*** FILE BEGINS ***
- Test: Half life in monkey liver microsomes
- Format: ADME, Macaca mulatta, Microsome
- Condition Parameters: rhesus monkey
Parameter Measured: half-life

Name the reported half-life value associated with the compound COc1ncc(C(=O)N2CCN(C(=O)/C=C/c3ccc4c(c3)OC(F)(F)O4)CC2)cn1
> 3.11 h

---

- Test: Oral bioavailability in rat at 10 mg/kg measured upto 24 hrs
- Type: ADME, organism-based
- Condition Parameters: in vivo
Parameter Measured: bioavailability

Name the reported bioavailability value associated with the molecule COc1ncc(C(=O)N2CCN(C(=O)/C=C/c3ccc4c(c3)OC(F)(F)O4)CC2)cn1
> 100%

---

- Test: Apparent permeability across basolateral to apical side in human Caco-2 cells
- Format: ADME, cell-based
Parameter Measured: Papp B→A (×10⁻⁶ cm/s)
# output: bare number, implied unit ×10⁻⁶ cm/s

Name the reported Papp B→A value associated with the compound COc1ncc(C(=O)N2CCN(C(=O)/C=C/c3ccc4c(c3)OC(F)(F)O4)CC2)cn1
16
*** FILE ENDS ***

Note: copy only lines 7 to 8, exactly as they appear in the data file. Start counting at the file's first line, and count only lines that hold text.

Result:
---

- Test: Oral bioavailability in rat at 10 mg/kg measured upto 24 hrs